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is making good
progress on transition, Panetta says
Defense Secretary Leon E. Panetta said here today that
he has full confidence in Egypt’s ability to transform itself
to a civilian-led democracy following 26 years of being ruled
under a dissent-suppressing emergency law.
Speaking at a news briefing following meetings with Egyptian leaders, Panetta said such a transition would be a “tremendous signal” to the region about moving in a positive direction.
“I really do have full confidence in the process that the Egyptian military is overseeing,” the secretary said, referring to the Supreme Council of the Armed Forces, a body of senior officers led by Defense Minister Field Marshal Mohamed Tantawi.
The council assumed power in Egypt on Feb. 11 after protesters forced the resignation of long-time president Hosni Mubarak during the early days of the ongoing Egyptian revolution.
“I think they’re making good progress [and] I expressed my personal appreciation for their role in helping the Egyptian people … transition to a new political future that includes free and fair elections,” Panetta said.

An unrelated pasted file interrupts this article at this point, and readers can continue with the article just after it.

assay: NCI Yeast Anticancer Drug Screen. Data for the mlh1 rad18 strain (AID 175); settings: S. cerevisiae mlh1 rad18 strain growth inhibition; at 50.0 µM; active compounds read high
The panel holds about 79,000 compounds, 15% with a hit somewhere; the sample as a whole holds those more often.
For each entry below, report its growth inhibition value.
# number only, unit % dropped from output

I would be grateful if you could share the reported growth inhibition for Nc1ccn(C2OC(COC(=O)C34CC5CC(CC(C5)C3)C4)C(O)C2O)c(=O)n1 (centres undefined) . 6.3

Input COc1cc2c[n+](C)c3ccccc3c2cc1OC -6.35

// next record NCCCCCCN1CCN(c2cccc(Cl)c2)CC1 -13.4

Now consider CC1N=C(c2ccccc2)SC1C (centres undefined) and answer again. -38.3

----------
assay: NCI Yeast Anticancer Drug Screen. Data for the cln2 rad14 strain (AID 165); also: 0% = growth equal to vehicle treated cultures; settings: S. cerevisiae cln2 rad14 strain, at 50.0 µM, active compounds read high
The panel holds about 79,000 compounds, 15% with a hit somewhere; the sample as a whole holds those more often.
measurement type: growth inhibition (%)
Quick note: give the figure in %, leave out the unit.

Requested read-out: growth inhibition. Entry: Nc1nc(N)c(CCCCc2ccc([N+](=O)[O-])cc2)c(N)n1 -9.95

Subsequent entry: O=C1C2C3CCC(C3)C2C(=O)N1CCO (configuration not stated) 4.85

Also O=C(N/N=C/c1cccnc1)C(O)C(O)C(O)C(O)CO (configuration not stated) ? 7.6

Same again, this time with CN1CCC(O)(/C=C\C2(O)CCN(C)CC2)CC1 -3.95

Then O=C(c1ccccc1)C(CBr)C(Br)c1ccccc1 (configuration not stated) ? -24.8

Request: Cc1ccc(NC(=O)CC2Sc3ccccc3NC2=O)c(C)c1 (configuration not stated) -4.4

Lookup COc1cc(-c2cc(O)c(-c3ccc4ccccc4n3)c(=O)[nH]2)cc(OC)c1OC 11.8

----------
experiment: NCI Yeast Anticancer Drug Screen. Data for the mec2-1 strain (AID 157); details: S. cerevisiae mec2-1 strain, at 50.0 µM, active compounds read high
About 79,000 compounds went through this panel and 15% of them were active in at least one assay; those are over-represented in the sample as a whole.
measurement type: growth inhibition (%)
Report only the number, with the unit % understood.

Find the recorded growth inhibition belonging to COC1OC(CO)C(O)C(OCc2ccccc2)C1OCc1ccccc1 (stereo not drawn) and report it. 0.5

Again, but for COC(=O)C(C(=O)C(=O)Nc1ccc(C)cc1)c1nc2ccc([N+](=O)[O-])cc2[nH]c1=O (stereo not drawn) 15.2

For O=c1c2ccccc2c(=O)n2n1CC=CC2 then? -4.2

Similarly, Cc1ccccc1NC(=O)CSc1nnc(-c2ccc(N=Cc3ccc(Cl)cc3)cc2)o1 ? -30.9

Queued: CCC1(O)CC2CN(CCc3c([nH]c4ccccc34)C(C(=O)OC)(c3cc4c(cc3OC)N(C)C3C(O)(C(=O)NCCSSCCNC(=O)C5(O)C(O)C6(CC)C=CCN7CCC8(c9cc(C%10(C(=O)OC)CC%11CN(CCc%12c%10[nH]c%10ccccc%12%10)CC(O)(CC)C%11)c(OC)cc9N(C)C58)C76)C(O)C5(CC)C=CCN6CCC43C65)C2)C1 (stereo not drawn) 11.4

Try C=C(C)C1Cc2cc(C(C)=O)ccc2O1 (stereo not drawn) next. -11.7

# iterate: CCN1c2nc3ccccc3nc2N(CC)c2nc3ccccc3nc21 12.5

The council made important decisions in the past few days in response to popular concerns about several issues, a senior U.S. defense official said today during a read out of Panetta’s meetings with Tantawi, Prime Minister Essam Sharaf and Maj. Gen. Murad Muwafi, director of Egypt’s General Intelligence Services.
The decisions included a commitment to lift the emergency law, which the military held in place even after protesters left the streets. The Supreme Council last month made changes to the law, but did not abolish it.
Although the council hasn’t actually used the law since it assumed power, the defense official said, “having the emergency law still in effect would cast a shadow over the election process. That’s why [Defense Department officials have] urged council members to lift it as soon as possible, and certainly before the elections take place.”
The council also agreed to end the practice of trying civilians in military courts, he added, and is planning to move ahead with the development of constitutional principles that will serve as a framework for the subsequent work of drafting a constitution.
One-third of seats in the future parliament will be individual mandates, the defense official said, referring to an agreement by the council to allow people who are members of political parties to join to offset the perceived advantage that otherwise would have gone to people from Mubarak’s National Democratic Party.
“We came away with the impression that the Egyptian leadership is clearly determined to transfer power back to civilian rule,” the senior defense official said, “but the timetable going forward beyond election dates that have been announced for the lower and upper houses of parliament is still not clear.”
Elections for the lower house will be held in late November, the upper house in January, and the new parliament will be seated sometime in March, Panetta said.